I is for investing. Also, idiocy

T recently informed me that he can buy shares in his company. And as dorky as it sounds – that got me really amped.

It’s been increasing revenue every year, expanding throughout the recession, and launching new brands and stores – both in Australia and New Zealand. He tells me it’s also on the brink of acquiring a pretty significant chain, so IMO, if we’re going to get in, we should get in quick.

Meanwhile, I’m writing about Kiwi companies doing amazing things and experiencing good growth (my job, obviously – not on here), and I can’t help but want to be a part of it! A lot of them are still private, but there are certainly a few that I could invest in.

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The questions really, then, are: Can I afford to? How much would I need to get started? How long would I expect to tie up my money for/how much would I hope to make? And of course, due diligence: are they really solid bets?

I wouldn’t plan to put a ton of money into this – I have too many other short-term goals already vying for my pay – but I obviously want to get in to turn a bit of a profit, not lose cash. And rushing into decisions is a sure sign of foolhardiness.

Better go get some books out on investing, then.

Do you ever invest in individual companies? How did you go about getting started?

6 thoughts on “I is for investing. Also, idiocy

  • Reply Kellen October 26, 2011 at 09:49

    You’ll have to open an account with a Kiwi brokerage service – not sure what’s available there compared to here (U.S.) but I’m sure there’s something. Typically, investing in individual companies is tricky if you don’t have much to put in because if the broker charges you $10 to buy and $10 to sell, if you only invest $100, then the price needs to increase by 20% before you even break even on fees.

    If T can buy shares in his company, it’ll probably work differently, but the tricky part here is that you’re already invested in your company by working there – if the company goes bust, you lose your salary AND your additional shares bought. So it’s totally fine to buy in, especially if he thinks its a good company, but just don’t put 100% of investments there, of course. (People did this at Enron in the U.S., and at the time, especially to employees, it seemed like it was a wonderful company.)

    • Reply eemusings October 26, 2011 at 11:03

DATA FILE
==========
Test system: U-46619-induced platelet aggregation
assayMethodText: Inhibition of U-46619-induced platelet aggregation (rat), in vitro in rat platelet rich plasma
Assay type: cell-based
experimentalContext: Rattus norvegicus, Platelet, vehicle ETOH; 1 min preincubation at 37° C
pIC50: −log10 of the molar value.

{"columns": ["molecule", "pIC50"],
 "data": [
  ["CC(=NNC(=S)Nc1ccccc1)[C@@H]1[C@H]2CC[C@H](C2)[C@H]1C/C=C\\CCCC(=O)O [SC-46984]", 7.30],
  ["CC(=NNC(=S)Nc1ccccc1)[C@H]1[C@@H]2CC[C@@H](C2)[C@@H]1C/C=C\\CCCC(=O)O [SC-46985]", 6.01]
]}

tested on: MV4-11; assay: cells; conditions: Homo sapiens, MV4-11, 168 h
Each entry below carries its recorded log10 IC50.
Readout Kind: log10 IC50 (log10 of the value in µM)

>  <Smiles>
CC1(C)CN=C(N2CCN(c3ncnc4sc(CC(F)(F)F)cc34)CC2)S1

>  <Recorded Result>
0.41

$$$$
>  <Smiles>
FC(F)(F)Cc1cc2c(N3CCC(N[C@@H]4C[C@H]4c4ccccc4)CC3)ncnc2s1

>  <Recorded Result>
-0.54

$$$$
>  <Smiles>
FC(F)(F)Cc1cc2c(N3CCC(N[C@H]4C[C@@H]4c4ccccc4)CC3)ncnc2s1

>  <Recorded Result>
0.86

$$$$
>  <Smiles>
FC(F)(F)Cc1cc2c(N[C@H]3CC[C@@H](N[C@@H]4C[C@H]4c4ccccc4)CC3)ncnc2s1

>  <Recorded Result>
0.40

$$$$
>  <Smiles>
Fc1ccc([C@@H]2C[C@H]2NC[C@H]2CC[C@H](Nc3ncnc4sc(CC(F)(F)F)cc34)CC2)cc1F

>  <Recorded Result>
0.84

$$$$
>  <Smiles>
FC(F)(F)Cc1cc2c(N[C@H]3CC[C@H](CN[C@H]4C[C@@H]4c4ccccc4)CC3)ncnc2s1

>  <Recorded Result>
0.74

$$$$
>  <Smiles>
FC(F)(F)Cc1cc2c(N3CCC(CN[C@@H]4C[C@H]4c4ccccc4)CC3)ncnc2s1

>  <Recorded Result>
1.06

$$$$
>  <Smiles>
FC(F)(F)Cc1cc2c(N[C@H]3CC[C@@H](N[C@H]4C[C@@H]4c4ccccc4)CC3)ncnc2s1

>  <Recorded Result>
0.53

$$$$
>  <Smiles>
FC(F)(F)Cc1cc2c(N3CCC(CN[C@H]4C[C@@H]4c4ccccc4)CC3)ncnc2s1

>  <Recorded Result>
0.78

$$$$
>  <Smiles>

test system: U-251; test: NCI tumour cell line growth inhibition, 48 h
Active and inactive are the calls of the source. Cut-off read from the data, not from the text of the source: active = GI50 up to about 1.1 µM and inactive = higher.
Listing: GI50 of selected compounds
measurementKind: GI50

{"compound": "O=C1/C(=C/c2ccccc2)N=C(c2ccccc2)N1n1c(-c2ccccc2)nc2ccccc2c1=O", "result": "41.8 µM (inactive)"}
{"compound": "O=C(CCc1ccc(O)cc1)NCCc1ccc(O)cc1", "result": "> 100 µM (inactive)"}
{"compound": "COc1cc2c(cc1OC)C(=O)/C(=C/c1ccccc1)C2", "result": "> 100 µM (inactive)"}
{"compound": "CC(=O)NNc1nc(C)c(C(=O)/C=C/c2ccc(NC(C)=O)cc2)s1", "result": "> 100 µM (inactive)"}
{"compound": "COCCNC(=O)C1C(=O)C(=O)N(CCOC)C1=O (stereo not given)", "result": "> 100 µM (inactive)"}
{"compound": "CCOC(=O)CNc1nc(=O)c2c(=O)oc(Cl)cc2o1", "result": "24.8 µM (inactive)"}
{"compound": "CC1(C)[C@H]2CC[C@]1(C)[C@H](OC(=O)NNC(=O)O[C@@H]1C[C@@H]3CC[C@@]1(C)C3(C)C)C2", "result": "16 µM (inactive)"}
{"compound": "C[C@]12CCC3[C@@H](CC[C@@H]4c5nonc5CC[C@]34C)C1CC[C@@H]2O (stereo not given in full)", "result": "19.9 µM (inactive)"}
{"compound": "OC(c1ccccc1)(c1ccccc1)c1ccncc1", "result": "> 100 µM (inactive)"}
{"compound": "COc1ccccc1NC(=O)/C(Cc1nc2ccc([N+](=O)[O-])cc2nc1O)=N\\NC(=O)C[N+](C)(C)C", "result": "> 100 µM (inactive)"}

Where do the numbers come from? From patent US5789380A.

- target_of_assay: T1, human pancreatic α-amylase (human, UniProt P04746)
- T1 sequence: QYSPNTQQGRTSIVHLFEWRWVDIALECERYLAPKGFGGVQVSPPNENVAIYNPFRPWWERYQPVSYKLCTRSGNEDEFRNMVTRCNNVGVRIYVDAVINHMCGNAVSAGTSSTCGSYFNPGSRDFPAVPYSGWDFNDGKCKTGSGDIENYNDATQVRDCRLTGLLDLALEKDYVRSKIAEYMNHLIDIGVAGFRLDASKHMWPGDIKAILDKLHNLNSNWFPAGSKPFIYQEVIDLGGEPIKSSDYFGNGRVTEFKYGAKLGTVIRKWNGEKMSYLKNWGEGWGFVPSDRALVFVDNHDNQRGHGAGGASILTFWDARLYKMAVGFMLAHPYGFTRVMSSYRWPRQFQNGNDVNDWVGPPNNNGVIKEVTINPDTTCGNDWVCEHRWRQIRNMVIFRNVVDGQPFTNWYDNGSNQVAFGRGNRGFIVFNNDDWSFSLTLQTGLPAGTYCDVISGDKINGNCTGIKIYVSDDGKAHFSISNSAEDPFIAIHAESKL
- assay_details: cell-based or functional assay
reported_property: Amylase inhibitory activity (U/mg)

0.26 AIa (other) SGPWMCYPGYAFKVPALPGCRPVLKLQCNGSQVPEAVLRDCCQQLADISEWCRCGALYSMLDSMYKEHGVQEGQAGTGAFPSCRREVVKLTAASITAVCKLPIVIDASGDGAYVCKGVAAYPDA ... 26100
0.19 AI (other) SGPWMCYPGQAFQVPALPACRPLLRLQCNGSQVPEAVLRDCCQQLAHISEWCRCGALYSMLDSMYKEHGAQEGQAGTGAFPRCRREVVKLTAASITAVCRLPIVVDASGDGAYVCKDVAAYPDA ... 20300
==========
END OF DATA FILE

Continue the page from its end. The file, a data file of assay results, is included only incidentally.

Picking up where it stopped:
Thanks for the tips! Yeah, I’m not sure at this point whether it even makes sense to invest in individual companies at this point – but can’t hurt to educate myself now anyway. I don’t have much to put in so fees would probably eat into that heavily.

      Very true! It’s unlikely that either of our companies would go bellyup entirely (although it is of course possible either of us could be made redundant). We’re both in Kiwisaver, our main investment vehicles, so anything else would just be an extra bonus.

  • Reply krantcents October 26, 2011 at 12:41

    I own some indiviual stocks. My rule of thumb is no individual stock can represent more than 5% of my total portfolio.

  • Reply Leigh October 26, 2011 at 14:30

    The only individual stocks I have are some that I received as income from my employer a few years ago. I don’t plan on keeping any more that they give me or purchasing any more I’m other companies. It is such a lengthy research process and so difficult to predict which companies will do well and when to buy into them and I don’t feel like that’s a valuable use of my time.

    That being said, investing a small amount in T’s company could be an interesting experience for you. I would make sure that you are comfortable with the amount and the possibility that you could lose the entire investment before proceeding.

  • Reply Tony @ Investorz Blog October 31, 2011 at 00:02

    Personally, I don’t invest in individual companies. I believe that one needs to have inside information to be a good corporate investor. I prefer trading the entire index.

  • Reply Evan October 31, 2011 at 16:20

    Is he going to get a discount on the shares? That often happens in larger US companies.

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